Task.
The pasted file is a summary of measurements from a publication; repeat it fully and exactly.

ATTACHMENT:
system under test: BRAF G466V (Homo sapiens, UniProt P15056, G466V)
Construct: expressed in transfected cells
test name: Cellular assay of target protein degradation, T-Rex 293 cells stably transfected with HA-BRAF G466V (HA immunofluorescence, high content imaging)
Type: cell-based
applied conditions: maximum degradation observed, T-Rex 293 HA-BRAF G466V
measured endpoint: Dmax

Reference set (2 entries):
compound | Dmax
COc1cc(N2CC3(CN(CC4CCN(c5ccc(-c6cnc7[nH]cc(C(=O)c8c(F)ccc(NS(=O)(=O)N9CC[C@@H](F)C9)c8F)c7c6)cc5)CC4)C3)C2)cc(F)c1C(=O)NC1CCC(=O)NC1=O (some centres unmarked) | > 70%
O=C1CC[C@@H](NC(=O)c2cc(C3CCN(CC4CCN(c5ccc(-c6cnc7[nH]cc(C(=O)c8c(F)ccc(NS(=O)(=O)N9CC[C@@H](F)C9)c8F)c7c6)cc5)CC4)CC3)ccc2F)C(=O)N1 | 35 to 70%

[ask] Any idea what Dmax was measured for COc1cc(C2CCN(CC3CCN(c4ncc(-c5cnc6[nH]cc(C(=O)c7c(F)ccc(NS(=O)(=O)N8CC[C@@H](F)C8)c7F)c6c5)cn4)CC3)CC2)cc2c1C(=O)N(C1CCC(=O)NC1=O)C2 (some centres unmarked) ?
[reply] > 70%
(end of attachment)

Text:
system under test: BRAF G466V (Homo sapiens, UniProt P15056, G466V)
Construct: expressed in transfected cells
test name: Cellular assay of target protein degradation, T-Rex 293 cells stably transfected with HA-BRAF G466V (HA immunofluorescence, high content imaging)
Type: cell-based
applied conditions: maximum degradation observed, T-Rex 293 HA-BRAF G466V
measured endpoint: Dmax

Reference set (2 entries):
compound | Dmax
COc1cc(N2CC3(CN(CC4CCN(c5ccc(-c6cnc7[nH]cc(C(=O)c8c(F)ccc(NS(=O)(=O)N9CC[C@@H](F)C9)c8F)c7c6)cc5)CC4)C3)C2)cc(F)c1C(=O)NC1CCC(=O)NC1=O (some centres unmarked) | > 70%
O=C1CC[C@@H](NC(=O)c2cc(C3CCN(CC4CCN(c5ccc(-c6cnc7[nH]cc(C(=O)c8c(F)ccc(NS(=O)(=O)N9CC[C@@H](F)C9)c8F)c7c6)cc5)CC4)CC3)ccc2F)C(=O)N1 | 35 to 70%

[ask] Any idea what Dmax was measured for COc1cc(C2CCN(CC3CCN(c4ncc(-c5cnc6[nH]cc(C(=O)c7c(F)ccc(NS(=O)(=O)N8CC[C@@H](F)C8)c7F)c6c5)cn4)CC3)CC2)cc2c1C(=O)N(C1CCC(=O)NC1=O)C2 (some centres unmarked) ?
[reply] > 70%